In the days leading up to the four year anniversary of Egypt’s January 25 uprising, at least two protesters were killed, among them activist Shaimaa al-Sabbagh. The death toll spiked on the anniversary itself, with over twenty killed and close to 100 injured. Violence was also witnessed in parts of the country in the form of attacks on police officers, electricity pylons, and railway lines. Below is a rundown of the violence Egypt witnessed over the January 25 weekend.
Photo: A woman crosses Tahrir square’s entrance, which is blocked by armored vehicles and barbed wire, during the fourth anniversary of the 2011 uprising (Reuters)
Twenty-three people were killed on January 25, and ninety-seven were injured according to Egypt’s ministry of health. At least three policemen were among those killed, and nineteen of those injured were members of the security force.
Protests took place in several places in Cairo including Matariya, which witnessed fierce clashes. Protests also took place in downtown Cairo, in front of the press syndicate, which was dispersed by security forces, and in Ain Shams.
Photo: Anti-government protesters help an injured protester when pro-government protesters threw stones during a protest in front of the press syndicate (Reuters)
Alexandria: Six were killed in Alexandria. A ministry of interior statement claimed that an armed “Muslim Brotherhood protester” was killed after shooting “randomly” at people with an automatic rifle. The Brotherhood’s Freedom and Justice Party said he was killed by “army bullets.”
Mattariya: At least twelve killed in protests including one policeman as well as a member of a famous Egyptian rap group.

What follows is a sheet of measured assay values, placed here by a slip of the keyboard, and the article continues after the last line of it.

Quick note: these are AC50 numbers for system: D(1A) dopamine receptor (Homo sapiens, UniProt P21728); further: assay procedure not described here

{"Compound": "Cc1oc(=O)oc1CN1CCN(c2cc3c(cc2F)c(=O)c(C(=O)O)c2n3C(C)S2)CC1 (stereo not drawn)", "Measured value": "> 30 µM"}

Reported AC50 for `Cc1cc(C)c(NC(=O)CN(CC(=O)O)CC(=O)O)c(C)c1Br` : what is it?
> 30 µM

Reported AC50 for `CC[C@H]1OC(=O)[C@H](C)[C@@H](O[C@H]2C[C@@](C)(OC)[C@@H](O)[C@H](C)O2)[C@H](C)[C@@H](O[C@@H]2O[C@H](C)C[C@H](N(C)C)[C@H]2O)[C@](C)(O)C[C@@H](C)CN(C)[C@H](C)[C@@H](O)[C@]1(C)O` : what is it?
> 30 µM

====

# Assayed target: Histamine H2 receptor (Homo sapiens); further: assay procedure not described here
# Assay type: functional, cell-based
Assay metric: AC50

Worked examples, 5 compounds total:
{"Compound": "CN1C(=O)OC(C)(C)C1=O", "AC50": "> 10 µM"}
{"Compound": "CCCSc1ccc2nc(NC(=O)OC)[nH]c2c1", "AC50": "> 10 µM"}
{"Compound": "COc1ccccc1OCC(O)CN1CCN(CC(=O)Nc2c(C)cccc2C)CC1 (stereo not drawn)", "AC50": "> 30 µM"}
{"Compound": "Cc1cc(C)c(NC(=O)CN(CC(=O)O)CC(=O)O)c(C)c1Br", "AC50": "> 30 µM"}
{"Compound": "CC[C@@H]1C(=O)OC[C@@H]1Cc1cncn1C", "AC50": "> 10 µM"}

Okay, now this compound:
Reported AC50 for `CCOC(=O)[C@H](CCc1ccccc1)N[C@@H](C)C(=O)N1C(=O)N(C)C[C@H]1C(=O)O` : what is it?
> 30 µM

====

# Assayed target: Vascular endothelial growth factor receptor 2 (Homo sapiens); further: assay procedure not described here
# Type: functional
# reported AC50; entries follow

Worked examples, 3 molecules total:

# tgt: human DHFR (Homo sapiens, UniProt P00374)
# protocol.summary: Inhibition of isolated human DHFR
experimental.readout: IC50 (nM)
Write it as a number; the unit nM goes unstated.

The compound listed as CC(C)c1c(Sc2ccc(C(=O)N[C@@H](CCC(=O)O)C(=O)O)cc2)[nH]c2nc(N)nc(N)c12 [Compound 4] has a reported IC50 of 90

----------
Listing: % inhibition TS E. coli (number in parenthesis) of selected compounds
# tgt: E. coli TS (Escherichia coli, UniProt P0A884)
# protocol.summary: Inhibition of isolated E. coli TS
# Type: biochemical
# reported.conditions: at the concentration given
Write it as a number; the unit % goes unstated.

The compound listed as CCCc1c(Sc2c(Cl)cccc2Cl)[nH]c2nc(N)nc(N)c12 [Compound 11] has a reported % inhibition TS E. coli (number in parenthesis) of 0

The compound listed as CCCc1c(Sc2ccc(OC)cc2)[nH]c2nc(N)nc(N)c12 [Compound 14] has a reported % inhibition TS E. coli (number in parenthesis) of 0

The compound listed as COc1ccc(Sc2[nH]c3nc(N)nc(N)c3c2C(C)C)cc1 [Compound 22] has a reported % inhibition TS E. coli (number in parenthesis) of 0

Haram: Two policeman were killed in drive-by shooting.
Beheira: Two militants were killed while planting an IED.
Photo: The aftermath of clashes in Matariya
Shaimaa al-Sabbagh, an activist and member of the Socialist Popular Alliance, was fatally shot in downtown Cairo on January 24. Sabbagh was in a small march heading to Tahrir Square to lay flowers in commemoration of the January 25 anniversary when she was shot in the back.
Photo: Socialist Popular Alliance Party activist Shaimaa al-Sabbagh receives help after she was shot during a protest by the party in Cairo January 24, 2015. (Youm 7)
The Socialist Popular Alliance accused police of premeditated murder, while the interior ministry spokesman said police did not fire gunshots at the march, and blamed her death on the outlawed Muslim Brotherhood.
Egypt’s Prosecutor General Hisham Barakat and Prime Minister Ibrahim Mahlab both ordered investigations into Sabbagh’s death. Interior Minister Mohamed Ibrahim, meanwhile, offered his condolences to Sabbagh’s family and said that police were cooperating with the investigation. He also said that if the involvement of police personnel in her death is proven, he will personally “hand him in to be tried.”
Video taken immediately after Sabbagh was shot:
Security forces arrested six protesters at the march, among them the secretary general of the party. They were later released. Five members of the party went to the police station voluntarily to provide their eyewitness testimony but said they were questioned as suspects before being released.
- The Popular Current called for an immediate investigation into Sabbagh’s death and also called for the dismissal of the interior minister.
- The Dostour Party announced the suspension of all party activities for a week in mourning for Sabbagh. The party also called for a thorough investigation into her killing, and called for the reform of the interior ministry.
- The Strong Egypt Party condemned both the deaths of Sabbagh and Sondos Abu Bakr.
- The Conference Party condemned Sabbagh’s killing, but added that the shot came from an “unknown source.” They also called for an investigation into the incident.